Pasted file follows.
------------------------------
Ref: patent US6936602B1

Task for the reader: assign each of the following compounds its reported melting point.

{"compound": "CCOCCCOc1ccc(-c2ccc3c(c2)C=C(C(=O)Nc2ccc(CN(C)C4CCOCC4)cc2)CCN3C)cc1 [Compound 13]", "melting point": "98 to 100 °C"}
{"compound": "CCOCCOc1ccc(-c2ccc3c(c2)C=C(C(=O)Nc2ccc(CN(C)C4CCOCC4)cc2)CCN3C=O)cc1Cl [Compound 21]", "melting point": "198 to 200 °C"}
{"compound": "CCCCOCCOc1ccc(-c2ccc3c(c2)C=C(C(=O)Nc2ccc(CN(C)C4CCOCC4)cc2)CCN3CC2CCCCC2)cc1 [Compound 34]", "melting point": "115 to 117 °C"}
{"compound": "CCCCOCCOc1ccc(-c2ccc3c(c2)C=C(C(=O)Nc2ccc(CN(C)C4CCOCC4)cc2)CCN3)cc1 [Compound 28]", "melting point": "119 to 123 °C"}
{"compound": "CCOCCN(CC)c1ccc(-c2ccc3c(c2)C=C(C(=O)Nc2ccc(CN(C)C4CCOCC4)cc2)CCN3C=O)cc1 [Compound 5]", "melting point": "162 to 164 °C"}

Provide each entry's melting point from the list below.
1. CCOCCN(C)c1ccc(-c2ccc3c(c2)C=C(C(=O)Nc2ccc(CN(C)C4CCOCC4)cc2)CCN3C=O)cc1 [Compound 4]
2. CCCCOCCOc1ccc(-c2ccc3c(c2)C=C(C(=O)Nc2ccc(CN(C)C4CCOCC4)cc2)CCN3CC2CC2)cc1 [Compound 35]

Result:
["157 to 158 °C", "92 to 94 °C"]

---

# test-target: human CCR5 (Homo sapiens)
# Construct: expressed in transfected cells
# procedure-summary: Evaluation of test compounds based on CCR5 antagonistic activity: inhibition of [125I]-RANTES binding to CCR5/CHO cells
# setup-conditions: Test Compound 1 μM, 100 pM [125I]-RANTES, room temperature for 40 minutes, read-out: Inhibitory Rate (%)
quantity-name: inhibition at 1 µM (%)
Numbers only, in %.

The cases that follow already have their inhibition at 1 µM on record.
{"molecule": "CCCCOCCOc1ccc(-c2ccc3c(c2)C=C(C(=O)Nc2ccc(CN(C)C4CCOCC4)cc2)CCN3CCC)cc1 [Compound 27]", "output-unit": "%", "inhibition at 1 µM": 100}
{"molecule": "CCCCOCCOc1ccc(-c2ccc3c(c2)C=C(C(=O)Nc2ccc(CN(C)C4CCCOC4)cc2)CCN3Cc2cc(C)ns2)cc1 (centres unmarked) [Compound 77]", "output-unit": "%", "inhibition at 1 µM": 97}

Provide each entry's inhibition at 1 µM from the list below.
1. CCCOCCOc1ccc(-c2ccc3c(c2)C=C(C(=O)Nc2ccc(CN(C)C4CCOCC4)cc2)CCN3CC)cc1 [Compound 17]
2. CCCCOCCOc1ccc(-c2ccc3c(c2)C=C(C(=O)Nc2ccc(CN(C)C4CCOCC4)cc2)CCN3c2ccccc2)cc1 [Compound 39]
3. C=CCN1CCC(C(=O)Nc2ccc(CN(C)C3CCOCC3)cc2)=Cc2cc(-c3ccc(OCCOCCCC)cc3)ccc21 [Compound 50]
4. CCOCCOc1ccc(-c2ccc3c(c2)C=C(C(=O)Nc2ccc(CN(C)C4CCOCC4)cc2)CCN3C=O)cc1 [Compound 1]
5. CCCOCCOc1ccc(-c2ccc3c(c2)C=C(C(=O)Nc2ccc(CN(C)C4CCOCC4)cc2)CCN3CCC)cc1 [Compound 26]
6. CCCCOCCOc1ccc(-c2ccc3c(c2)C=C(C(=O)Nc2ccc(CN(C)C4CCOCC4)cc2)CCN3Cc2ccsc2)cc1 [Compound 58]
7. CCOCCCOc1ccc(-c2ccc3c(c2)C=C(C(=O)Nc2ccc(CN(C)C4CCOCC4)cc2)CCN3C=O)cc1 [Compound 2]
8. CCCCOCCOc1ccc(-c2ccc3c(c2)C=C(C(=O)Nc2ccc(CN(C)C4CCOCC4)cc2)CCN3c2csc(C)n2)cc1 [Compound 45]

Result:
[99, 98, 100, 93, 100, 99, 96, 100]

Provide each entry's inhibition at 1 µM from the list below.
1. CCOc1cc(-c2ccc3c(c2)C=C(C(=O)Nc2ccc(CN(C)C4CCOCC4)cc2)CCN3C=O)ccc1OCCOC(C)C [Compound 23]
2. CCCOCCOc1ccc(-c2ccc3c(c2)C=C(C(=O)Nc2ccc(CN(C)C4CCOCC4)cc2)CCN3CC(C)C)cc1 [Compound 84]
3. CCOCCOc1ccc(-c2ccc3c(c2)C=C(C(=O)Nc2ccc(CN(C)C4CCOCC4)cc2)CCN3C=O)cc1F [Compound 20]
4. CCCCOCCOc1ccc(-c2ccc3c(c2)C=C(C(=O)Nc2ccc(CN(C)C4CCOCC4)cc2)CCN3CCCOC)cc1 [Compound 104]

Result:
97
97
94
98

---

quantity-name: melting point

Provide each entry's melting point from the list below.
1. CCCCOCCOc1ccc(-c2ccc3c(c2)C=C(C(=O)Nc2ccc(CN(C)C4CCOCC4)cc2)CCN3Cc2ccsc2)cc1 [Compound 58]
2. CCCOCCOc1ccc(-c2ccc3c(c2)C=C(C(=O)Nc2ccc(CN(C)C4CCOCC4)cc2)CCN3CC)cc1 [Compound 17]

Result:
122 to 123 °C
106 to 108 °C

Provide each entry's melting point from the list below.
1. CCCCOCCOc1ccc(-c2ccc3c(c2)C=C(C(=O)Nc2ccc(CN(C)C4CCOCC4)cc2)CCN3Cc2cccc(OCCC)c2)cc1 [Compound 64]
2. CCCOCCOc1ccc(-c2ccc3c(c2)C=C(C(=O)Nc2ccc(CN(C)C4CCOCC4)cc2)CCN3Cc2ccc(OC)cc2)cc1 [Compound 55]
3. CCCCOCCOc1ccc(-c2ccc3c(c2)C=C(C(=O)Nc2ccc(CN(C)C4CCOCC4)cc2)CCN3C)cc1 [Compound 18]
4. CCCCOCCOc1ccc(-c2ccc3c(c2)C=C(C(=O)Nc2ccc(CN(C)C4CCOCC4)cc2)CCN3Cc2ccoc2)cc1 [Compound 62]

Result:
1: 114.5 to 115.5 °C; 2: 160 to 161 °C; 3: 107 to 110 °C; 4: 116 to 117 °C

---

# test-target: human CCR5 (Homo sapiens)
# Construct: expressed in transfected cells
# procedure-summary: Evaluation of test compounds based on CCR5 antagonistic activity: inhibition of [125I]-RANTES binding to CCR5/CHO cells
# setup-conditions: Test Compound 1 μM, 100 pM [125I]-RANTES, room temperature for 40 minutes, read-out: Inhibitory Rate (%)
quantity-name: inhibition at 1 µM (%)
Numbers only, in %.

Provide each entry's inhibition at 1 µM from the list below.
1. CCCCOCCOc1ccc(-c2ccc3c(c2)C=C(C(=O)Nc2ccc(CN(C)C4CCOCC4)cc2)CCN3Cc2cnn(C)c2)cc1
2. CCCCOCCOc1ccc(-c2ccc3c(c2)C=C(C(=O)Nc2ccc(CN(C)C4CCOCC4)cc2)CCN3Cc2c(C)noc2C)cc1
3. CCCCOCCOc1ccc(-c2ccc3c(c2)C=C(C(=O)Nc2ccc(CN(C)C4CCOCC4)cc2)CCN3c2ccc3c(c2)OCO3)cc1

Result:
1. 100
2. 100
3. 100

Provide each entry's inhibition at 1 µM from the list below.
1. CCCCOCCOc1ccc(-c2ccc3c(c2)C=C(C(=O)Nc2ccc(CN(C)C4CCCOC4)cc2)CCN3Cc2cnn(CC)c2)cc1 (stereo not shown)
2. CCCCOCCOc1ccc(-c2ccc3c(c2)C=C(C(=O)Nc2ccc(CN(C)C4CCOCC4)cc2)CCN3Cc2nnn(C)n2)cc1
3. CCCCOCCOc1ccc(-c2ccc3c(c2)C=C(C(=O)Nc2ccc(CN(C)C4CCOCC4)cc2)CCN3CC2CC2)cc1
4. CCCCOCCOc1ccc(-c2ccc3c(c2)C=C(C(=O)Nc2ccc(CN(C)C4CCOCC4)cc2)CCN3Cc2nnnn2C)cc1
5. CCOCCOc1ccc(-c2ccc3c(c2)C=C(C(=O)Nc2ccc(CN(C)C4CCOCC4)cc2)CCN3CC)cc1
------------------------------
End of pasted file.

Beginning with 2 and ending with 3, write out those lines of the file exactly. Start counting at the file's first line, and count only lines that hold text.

Task for the reader: assign each of the following compounds its reported melting point.

{"compound": "CCOCCCOc1ccc(-c2ccc3c(c2)C=C(C(=O)Nc2ccc(CN(C)C4CCOCC4)cc2)CCN3C)cc1 [Compound 13]", "melting point": "98 to 100 °C"}